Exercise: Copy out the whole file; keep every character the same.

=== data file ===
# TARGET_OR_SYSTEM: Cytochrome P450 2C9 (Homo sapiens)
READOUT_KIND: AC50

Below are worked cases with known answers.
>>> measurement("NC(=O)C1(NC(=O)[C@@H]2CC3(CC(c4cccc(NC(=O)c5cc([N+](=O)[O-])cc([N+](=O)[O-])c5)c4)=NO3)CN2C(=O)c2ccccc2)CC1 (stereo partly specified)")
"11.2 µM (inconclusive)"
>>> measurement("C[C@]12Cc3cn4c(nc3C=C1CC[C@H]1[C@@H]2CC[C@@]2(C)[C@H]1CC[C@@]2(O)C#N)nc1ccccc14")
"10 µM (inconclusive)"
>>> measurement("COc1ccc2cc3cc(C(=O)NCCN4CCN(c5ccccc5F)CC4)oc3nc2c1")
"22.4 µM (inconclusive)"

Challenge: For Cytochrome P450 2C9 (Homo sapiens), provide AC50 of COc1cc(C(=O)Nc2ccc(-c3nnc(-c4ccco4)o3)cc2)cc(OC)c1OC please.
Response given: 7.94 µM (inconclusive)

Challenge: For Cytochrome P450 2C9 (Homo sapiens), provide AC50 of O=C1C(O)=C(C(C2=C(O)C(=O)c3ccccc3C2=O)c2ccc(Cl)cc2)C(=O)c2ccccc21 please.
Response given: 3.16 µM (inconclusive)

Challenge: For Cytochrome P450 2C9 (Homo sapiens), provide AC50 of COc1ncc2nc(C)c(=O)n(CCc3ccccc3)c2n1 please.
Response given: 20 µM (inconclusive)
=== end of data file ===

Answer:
# TARGET_OR_SYSTEM: Cytochrome P450 2C9 (Homo sapiens)
READOUT_KIND: AC50

Below are worked cases with known answers.
>>> measurement("NC(=O)C1(NC(=O)[C@@H]2CC3(CC(c4cccc(NC(=O)c5cc([N+](=O)[O-])cc([N+](=O)[O-])c5)c4)=NO3)CN2C(=O)c2ccccc2)CC1 (stereo partly specified)")
"11.2 µM (inconclusive)"
>>> measurement("C[C@]12Cc3cn4c(nc3C=C1CC[C@H]1[C@@H]2CC[C@@]2(C)[C@H]1CC[C@@]2(O)C#N)nc1ccccc14")
"10 µM (inconclusive)"
>>> measurement("COc1ccc2cc3cc(C(=O)NCCN4CCN(c5ccccc5F)CC4)oc3nc2c1")
"22.4 µM (inconclusive)"

Challenge: For Cytochrome P450 2C9 (Homo sapiens), provide AC50 of COc1cc(C(=O)Nc2ccc(-c3nnc(-c4ccco4)o3)cc2)cc(OC)c1OC please.
Response given: 7.94 µM (inconclusive)

Challenge: For Cytochrome P450 2C9 (Homo sapiens), provide AC50 of O=C1C(O)=C(C(C2=C(O)C(=O)c3ccccc3C2=O)c2ccc(Cl)cc2)C(=O)c2ccccc21 please.
Response given: 3.16 µM (inconclusive)

Challenge: For Cytochrome P450 2C9 (Homo sapiens), provide AC50 of COc1ncc2nc(C)c(=O)n(CCc3ccccc3)c2n1 please.
Response given: 20 µM (inconclusive)